Ron Carrier, JMU President
I dedicated part of my existence at JMU to publicly ridicule the University’s president, Ron Carrier. The reason for doing so came from a dislike of him rooted in the local politics of the school and a dislike of the direction in which he was taking JMU. This picture above was taken when I ran for the position of student government president at JMU. (One of my primary campaign promises included passing legislation to force JMU President Ron Carrier to wear a foam rubber lobster costume to all public events.) My next door neighbor invited Carrier (a known lush) to her party during my campaign, and–knowing I’d jump at the opportunity to do something disruptive–she told me he was coming. I got dressed for the occasion, burst in the house “riding” a broom like a horse, and proceeded to circle the school president while improvising Dada poetry.
All the frat dudes and sorority chicks just stared blankly while Carrier looked on, dumbfounded. I got him to take his picture with me and then used it on the front a a pamphlet I made for new JMU students, which was handed out on orientation day.
Because I registered my friends and I as an organization (Ministry of Reverend Eleven–M.O.R.E.), the university unwittingly provided funds to pay for the thousands of these unflattering pamphlets we handed out. The pamphlet mixes fact with fiction, trumpeting “M.O.R.E.’s past successes” such as the Antlered Pig prank, the previous year’s Student Government Association election prank, naked parties and an event called “Satan Awareness Week” (a lampoon of “Jesus Awareness Week”).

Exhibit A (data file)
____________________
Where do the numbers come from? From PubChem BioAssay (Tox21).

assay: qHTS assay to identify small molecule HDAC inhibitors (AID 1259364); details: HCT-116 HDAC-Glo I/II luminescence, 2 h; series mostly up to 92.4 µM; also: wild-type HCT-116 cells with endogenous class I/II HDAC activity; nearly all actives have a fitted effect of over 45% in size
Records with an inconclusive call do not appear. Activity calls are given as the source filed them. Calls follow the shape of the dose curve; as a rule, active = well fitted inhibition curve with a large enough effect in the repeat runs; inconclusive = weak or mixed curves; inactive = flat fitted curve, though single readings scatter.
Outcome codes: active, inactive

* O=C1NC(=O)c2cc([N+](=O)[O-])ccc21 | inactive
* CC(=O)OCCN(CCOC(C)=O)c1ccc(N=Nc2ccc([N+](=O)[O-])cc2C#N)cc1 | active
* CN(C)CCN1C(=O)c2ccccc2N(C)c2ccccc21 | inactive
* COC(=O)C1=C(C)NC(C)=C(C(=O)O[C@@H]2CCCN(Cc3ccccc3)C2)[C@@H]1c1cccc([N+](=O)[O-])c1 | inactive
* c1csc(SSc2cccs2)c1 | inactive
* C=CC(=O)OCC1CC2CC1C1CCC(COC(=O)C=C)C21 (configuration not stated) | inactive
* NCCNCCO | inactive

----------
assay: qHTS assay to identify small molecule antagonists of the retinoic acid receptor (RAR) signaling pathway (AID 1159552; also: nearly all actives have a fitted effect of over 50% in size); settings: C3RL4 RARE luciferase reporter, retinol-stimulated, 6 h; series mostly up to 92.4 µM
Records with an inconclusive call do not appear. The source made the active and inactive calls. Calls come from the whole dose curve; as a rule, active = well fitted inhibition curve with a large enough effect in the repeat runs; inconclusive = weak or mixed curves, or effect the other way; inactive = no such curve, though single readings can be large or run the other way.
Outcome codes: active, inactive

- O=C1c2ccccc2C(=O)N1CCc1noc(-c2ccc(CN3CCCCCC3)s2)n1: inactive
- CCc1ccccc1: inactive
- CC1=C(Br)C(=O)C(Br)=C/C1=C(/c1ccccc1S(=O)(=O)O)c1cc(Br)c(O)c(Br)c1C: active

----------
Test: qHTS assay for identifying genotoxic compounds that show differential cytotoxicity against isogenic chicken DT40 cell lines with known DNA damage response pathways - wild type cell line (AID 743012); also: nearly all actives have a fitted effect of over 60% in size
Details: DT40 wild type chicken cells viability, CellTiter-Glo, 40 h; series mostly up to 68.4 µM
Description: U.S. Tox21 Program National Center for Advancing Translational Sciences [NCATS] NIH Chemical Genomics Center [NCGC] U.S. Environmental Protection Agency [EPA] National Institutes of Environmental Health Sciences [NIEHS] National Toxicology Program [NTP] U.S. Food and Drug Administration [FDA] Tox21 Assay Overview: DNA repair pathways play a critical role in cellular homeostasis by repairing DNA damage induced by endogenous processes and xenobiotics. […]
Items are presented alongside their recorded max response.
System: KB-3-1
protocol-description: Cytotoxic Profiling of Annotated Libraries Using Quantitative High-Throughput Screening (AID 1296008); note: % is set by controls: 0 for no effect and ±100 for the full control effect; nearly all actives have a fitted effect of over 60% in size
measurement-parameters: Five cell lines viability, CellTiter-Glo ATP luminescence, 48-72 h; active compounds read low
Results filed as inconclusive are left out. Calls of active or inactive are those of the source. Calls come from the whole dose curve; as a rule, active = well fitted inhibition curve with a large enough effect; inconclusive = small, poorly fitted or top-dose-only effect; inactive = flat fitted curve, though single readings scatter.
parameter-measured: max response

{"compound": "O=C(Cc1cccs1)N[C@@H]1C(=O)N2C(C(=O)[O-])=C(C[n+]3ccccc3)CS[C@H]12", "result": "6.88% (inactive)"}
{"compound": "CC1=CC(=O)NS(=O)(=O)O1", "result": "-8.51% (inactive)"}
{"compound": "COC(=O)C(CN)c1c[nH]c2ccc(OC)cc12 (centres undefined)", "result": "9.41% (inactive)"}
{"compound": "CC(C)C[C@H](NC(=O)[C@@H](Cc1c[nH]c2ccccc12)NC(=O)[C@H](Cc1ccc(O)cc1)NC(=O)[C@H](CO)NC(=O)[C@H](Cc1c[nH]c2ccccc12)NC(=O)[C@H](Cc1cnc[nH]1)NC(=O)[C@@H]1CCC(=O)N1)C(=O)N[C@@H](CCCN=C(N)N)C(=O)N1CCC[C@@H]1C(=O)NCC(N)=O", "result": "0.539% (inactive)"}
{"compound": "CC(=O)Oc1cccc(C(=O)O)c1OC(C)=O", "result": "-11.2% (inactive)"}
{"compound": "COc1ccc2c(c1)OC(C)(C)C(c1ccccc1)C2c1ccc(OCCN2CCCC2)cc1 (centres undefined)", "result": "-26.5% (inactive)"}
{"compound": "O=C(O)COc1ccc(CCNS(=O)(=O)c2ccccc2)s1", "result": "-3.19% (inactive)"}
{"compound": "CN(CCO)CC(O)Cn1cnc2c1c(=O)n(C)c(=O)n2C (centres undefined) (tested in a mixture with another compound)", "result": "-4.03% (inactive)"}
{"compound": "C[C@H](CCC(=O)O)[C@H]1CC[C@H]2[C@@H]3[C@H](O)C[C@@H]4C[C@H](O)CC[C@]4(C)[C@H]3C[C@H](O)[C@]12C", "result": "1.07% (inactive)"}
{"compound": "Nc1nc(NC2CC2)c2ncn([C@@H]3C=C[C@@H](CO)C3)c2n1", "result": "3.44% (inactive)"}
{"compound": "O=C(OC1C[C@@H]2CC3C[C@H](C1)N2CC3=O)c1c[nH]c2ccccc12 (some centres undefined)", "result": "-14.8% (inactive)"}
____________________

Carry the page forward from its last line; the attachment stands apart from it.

The pamphlet stated, “Enjoy Satan Awareness Week, which explores the lighter and more fun-loving side of the Prince of Darkness.” It went on to list some of the supposed activities:
Monday – We will reenact the fall from grace live on the school Commons.
Wednesday – We will hold a “Breakdancing for Satan” contest/fund raiser.
Friday – The festivities will conclude with a celebration that will feature a Satanic slip ‘n’ Slid water baptism.
My final semester, I attended an awards banquet at which Carrier was presenting awards, and he introduced me as “the one who came here to be a pain in my butt.” I patted him on the stomach and replied, “every court needs its jester, your highness.”